At 4am David our hostel owner walked us down the dusty street past sleepy dogs to a small bus waiting for us. We had a long four hour journey (each way!) to Abu Simbel which is in the far south just 35km from the border with Sudan. It’s said to be one of Egypt’s top sights so we weren’t the only ones there and at 8am there were already dozens of buses and vans in the parking lot. A large group of Asians were ahead of us so we had to do some stealthy speed walking to overtake everyone to the ticket booth. We almost had to run down the path to beat the next group and try and capture the sight without people in the way.
The temple was built around 3000 years ago…which is hard to fathom. There are actually two temples and the largest one had four huge statues of the pharaoh sitting down. The temple was designed to face a certain direction so on two days a year, October 22nd and February 22nd, the sun beams through the entrance and lights up three statues inside. Historians believe these two days mark the coronation and birth of the king Ramesses II.
But the thing that made it so impressive, at least for me, was the fact that the temple was moved in the 1960’s to avoid it being flooded from the Aswan dam. The temple was originally carved directly into a stone wall with statues standing 21m tall. I can’t believe the relocation was not only considered but it actually worked!! They used saws and metal wires to cut the temple into slabs which they moved 64 meters above and 180 meters west of the original site. Each piece was laid in a sort of open museum where they were numbered to make sure they were all put back together correctly. The original location is now completely underwater so they certainly made the right choice.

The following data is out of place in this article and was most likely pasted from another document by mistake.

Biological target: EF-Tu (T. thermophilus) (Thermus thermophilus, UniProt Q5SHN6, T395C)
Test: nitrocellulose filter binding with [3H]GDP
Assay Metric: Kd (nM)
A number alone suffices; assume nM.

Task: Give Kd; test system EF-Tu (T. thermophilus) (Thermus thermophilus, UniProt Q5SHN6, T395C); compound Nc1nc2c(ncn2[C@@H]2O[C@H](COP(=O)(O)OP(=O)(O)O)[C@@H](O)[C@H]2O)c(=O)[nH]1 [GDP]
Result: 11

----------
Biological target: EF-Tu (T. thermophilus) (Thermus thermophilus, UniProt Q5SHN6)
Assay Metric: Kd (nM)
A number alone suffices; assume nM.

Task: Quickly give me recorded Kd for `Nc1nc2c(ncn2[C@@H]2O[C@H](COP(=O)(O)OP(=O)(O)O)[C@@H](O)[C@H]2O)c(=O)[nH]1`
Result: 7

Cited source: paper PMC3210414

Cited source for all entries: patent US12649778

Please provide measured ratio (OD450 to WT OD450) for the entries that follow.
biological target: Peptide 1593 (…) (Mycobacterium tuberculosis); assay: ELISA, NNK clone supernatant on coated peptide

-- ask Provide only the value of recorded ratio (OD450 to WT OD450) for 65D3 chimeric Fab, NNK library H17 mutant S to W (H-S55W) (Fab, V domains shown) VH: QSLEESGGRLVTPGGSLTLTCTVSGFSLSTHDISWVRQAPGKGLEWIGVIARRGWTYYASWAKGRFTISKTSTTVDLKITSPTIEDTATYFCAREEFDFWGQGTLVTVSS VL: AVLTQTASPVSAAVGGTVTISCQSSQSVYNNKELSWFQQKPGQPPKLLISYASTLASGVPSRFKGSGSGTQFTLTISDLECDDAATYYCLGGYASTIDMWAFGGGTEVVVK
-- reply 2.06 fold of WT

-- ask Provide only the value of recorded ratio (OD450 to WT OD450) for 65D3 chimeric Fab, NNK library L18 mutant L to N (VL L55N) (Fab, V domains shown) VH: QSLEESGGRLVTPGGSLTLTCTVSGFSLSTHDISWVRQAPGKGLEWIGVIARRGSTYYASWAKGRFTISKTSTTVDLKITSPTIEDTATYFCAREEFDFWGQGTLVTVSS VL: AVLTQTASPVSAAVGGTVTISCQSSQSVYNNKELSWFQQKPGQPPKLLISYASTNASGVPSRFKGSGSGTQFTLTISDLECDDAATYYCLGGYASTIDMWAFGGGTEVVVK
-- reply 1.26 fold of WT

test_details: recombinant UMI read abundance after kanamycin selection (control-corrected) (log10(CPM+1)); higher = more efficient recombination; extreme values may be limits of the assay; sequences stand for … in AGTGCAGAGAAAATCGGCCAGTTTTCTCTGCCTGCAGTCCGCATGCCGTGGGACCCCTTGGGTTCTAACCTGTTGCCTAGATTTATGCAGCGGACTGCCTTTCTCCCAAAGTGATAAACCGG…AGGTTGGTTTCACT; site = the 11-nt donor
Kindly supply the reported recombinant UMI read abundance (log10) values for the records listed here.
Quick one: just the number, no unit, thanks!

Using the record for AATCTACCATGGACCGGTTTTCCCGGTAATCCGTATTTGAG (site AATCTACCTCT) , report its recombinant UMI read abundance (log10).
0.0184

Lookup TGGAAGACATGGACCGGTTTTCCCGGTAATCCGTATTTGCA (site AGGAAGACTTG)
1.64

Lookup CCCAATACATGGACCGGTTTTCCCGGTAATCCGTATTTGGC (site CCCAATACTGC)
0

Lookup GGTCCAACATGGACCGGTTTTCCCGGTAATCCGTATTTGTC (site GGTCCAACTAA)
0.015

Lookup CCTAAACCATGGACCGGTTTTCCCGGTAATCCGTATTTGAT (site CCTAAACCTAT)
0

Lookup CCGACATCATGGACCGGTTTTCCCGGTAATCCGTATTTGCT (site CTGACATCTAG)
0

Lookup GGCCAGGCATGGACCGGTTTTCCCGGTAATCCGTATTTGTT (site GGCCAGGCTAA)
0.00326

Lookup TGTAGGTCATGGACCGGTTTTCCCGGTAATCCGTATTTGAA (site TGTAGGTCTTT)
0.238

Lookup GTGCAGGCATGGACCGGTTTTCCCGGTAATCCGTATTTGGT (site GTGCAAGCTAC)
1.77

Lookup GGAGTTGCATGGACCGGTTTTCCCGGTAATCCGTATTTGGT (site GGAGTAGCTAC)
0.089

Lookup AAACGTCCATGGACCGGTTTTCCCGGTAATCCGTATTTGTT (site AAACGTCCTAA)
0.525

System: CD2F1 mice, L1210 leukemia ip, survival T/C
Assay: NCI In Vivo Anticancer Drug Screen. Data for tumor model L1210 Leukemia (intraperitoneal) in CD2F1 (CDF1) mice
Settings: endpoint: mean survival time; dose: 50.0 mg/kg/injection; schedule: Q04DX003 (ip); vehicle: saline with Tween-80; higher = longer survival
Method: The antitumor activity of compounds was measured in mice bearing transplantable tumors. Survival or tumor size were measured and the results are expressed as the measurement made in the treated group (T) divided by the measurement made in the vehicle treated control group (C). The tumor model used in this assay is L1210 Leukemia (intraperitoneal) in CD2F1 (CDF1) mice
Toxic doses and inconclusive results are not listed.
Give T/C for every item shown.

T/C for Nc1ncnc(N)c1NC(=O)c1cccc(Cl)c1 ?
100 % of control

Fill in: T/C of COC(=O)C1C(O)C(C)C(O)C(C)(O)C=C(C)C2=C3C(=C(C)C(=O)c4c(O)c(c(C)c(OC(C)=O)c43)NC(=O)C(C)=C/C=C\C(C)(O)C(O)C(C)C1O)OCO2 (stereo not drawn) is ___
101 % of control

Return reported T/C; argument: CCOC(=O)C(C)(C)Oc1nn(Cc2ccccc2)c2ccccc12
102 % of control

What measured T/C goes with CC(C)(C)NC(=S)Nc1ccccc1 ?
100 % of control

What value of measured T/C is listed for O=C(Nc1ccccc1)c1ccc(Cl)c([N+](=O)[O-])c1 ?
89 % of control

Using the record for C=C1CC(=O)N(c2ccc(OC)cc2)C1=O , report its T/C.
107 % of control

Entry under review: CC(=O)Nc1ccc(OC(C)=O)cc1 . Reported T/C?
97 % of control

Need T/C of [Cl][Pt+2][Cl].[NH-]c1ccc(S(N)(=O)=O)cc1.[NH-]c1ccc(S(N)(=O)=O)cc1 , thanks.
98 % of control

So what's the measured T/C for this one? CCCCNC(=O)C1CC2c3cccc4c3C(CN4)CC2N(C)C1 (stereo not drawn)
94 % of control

Inside the temple there were many rooms filled with statues and carvings. Not a single wall was left without art or stories carved in and it’s important to note that this interior was also cut into pieces and put back together!! The smaller temple was built for the queen Nefertari, the front had two statues of her and four of the king, each about 10 meters tall.
We had just under two hours at the sight and as we exited we had to walk via all the gift shops. The sellers were relentlessly asking us to buy shit we didn’t want and standing in our way. One even grabbed my arm when we walked past and I angrily shouted “DON’T TOUCH ME”. It’s a pretty common rule around the world, but particularly in Muslim countries – don’t touch someone of the opposite sex. He apologised but still tried to demand I buy something afterwards. Egypt sure is testing us.
I’m glad we visited Abu Simbel but boy was it a long journey, 8 hours sat in a bus with nothing but barren desert to stare at. David provided us with some sort of take away breakfast which consisted of dry hot-dog buns with a tiny bit of spreadable cheese inside. Craig spent a good five minutes trying to give his food to a nervous dog while we giggled from the bus as the dog kept outsmarting him and going the opposite way. I asked David why the trip started so damn early – it’s because almost every tourist visiting the temple is on an organised trip and they need to return to Aswan by 2pm to either catch a flight or a cruise up the Nile. Thanks rich people!
After a couple hours mincing around the hostel we all agreed to go on a felucca ride which is a traditional sailing boat. We timed it for sunset so we spent two hours sailing around islands on the river Nile. I asked David if he swims in the Nile as I’d read many locals do but it can be dangerous for tourists as a nasty parasite thrives in the still water…not to mention the crocodiles! He shot down my guide books information in a very funny manner, by grabbing a glass, scooping up a cup of fresh Nile water and downing it in one. The sky turned a fabulous purple colour and reflected in the water. Apparently we were very lucky to have a windy evening, sometimes the boats just sit in the Nile if there’s no wind.